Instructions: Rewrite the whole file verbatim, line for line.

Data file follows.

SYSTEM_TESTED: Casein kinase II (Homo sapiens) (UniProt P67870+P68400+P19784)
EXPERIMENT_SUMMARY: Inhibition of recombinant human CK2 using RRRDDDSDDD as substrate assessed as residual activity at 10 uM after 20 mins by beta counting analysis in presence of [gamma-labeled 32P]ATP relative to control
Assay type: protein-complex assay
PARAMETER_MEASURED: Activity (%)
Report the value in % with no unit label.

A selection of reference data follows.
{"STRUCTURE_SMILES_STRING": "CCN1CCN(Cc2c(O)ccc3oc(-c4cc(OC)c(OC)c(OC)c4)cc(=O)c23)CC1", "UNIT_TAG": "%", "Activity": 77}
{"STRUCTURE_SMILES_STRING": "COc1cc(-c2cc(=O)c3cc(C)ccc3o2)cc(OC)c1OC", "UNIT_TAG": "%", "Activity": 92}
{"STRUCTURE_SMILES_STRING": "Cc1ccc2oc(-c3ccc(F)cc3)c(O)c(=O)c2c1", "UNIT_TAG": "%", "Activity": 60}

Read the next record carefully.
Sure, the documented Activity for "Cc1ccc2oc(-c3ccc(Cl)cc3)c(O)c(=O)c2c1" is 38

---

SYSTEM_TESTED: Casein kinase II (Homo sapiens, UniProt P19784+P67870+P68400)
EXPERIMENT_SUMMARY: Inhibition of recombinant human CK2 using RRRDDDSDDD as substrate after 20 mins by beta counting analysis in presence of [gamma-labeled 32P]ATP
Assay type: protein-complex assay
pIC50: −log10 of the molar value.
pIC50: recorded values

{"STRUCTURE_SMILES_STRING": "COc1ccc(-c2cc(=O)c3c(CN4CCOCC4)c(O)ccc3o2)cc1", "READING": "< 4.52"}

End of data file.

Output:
SYSTEM_TESTED: Casein kinase II (Homo sapiens) (UniProt P67870+P68400+P19784)
EXPERIMENT_SUMMARY: Inhibition of recombinant human CK2 using RRRDDDSDDD as substrate assessed as residual activity at 10 uM after 20 mins by beta counting analysis in presence of [gamma-labeled 32P]ATP relative to control
Assay type: protein-complex assay
PARAMETER_MEASURED: Activity (%)
Report the value in % with no unit label.

A selection of reference data follows.
{"STRUCTURE_SMILES_STRING": "CCN1CCN(Cc2c(O)ccc3oc(-c4cc(OC)c(OC)c(OC)c4)cc(=O)c23)CC1", "UNIT_TAG": "%", "Activity": 77}
{"STRUCTURE_SMILES_STRING": "COc1cc(-c2cc(=O)c3cc(C)ccc3o2)cc(OC)c1OC", "UNIT_TAG": "%", "Activity": 92}
{"STRUCTURE_SMILES_STRING": "Cc1ccc2oc(-c3ccc(F)cc3)c(O)c(=O)c2c1", "UNIT_TAG": "%", "Activity": 60}

Read the next record carefully.
Sure, the documented Activity for "Cc1ccc2oc(-c3ccc(Cl)cc3)c(O)c(=O)c2c1" is 38

---

SYSTEM_TESTED: Casein kinase II (Homo sapiens, UniProt P19784+P67870+P68400)
EXPERIMENT_SUMMARY: Inhibition of recombinant human CK2 using RRRDDDSDDD as substrate after 20 mins by beta counting analysis in presence of [gamma-labeled 32P]ATP
Assay type: protein-complex assay
pIC50: −log10 of the molar value.
pIC50: recorded values

{"STRUCTURE_SMILES_STRING": "COc1ccc(-c2cc(=O)c3c(CN4CCOCC4)c(O)ccc3o2)cc1", "READING": "< 4.52"}